Haunting creatures living in dark corners of the artificial mind.

While one half of the internet is all crazy about face-swap Snapchat filters, the second half is frightened by the potentially malicious use of deepfakes. Should we worry or should we rather embrace the fakes as regular part of our new visual reality? And how is such reality going to look like?

Let’s have a look in not-so-distant future, where our eyes will be witnessing a constant stream of mixed and remixed visual media, such as virtual or augmented reality, fabricated deepfake videos and remnants of “real” unmodified imagery. I will be publishing here series of visual experiments and thoughts on artificial intelligence becoming the visualisator of our world.
#GANs #syntheticmedia #deepfakes #creativeAI

These images are created by an artificial mind: Generative Adversarial Networks (GANs), who compete between each other to find a sweetspot between what’s real and fake. They are imagining our daily reality, first trying to learn the rules and imitate, later on generating their own idea of our world.

The most intriguing of all examples are human faces. What first looked like a blurry concept of a face is today photorealistic visual representation of – well… people? These are people who never existed. However, they do exist – they are being imagined in an artificial mind.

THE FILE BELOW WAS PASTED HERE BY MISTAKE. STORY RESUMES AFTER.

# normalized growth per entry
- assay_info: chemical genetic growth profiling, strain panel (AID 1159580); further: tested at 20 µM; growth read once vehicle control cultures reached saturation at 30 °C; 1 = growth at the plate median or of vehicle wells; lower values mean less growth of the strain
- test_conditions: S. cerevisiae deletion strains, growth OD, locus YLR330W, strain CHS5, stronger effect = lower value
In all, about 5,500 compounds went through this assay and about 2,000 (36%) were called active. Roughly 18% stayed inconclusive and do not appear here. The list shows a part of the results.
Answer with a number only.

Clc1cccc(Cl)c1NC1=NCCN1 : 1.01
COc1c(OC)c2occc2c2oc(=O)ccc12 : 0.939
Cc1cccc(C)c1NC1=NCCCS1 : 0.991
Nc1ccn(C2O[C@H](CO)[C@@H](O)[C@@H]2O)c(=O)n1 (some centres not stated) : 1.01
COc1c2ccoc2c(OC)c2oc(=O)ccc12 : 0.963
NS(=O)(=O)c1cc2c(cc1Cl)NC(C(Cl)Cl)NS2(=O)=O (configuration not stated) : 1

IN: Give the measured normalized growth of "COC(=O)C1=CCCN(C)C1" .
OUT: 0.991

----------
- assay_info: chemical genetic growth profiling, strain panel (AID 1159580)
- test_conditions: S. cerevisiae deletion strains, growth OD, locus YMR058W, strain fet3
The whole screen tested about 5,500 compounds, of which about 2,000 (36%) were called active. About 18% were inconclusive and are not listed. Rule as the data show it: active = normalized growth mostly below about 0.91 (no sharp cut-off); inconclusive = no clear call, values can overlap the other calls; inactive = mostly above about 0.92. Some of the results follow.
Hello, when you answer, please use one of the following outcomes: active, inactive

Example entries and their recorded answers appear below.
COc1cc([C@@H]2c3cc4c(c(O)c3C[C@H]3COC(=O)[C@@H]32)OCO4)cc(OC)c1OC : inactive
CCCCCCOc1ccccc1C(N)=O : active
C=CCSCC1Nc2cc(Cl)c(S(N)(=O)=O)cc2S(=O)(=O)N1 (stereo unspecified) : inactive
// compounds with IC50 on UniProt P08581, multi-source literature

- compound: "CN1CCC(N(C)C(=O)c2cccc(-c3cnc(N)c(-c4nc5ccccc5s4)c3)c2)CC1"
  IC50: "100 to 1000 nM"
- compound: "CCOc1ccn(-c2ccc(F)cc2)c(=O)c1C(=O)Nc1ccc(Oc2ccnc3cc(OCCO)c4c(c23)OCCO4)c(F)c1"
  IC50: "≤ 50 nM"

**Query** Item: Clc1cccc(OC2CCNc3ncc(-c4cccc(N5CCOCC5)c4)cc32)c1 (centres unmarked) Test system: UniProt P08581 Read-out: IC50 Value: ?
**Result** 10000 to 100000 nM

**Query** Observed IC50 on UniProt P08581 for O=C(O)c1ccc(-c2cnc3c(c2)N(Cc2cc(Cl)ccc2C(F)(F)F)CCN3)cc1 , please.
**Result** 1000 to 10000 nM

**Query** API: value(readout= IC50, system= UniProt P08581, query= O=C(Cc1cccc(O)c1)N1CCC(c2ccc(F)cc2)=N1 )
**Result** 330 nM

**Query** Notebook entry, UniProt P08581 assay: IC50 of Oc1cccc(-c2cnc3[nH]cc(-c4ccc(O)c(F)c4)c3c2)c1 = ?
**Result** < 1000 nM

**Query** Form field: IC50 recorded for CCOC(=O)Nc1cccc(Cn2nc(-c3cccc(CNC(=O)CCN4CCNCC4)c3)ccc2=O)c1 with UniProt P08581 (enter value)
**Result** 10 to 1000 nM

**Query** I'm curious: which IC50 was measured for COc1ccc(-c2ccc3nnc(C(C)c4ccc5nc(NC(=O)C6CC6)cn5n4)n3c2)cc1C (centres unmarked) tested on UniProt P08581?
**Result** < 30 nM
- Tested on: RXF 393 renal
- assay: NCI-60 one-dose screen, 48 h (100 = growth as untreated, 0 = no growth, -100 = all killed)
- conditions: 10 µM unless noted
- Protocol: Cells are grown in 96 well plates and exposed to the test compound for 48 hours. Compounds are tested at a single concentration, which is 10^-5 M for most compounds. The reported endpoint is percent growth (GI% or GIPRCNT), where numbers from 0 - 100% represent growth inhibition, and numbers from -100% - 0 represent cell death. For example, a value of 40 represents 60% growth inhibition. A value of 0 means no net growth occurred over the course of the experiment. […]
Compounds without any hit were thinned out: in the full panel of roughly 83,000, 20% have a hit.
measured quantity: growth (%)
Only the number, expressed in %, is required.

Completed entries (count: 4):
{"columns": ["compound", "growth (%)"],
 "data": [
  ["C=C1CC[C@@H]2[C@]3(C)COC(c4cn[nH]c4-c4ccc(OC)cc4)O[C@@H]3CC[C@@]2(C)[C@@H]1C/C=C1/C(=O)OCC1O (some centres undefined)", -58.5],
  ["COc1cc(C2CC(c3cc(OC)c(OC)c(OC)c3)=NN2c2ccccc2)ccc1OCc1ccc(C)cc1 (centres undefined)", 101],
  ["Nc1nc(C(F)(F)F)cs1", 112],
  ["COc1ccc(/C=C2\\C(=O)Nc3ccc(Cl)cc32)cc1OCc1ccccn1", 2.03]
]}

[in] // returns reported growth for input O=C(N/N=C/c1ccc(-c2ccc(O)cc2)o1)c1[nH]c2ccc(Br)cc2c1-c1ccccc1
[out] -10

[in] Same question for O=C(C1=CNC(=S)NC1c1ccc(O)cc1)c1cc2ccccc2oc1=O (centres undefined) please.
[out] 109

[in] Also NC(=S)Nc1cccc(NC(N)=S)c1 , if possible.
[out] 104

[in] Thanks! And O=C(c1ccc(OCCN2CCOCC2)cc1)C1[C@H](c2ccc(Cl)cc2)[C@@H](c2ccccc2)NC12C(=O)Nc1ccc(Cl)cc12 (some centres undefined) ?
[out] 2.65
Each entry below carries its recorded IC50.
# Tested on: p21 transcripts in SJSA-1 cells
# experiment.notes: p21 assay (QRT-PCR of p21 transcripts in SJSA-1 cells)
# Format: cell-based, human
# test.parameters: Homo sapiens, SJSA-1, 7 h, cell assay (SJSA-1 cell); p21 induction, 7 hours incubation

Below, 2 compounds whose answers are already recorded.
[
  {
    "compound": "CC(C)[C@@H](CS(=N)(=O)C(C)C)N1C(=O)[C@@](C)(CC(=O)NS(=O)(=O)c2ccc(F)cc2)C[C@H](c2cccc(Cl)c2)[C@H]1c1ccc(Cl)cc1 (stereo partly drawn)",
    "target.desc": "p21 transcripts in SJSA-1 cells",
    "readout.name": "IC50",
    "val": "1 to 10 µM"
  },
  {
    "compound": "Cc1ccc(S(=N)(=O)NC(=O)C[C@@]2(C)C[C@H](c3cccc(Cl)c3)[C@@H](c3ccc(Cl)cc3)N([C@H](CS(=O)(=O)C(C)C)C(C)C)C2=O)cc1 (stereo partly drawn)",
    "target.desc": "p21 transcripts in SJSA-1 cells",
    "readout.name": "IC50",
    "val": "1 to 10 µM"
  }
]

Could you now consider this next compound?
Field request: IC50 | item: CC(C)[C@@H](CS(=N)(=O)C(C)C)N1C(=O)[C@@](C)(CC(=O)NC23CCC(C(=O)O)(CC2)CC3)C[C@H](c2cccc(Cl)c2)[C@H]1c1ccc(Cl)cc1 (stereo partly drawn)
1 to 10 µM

There are many by-products of this process of “imagination”. To be able to generate realistic faces we – humans – will consider human, the AI has to map much wider space of visual possibilities to get there.

Looking into this space is a trip to dark corners of known universe. You’ll meet mythical creatures and dismorphed ambivalent faces carrying some strong emotions with them. It looks as if transforming through age, race and gender is a painful process.

These faces were generated with StyleGAN – and although this model can actually generate realistic faces such as the examples below, I got more intrigued by the less realistic moments. How do we perceive human face after all? Do we save the photorealistic representation of a person somewhere in our brains? No – we rather break it into a pattern that can be recollected later. These are also abstractions, collection of values that don’t need to be “perfect” in order to function. This is what imagination looks like: before the idea gets bound by real shapes and colours, with full potential and freedom to be still developed further.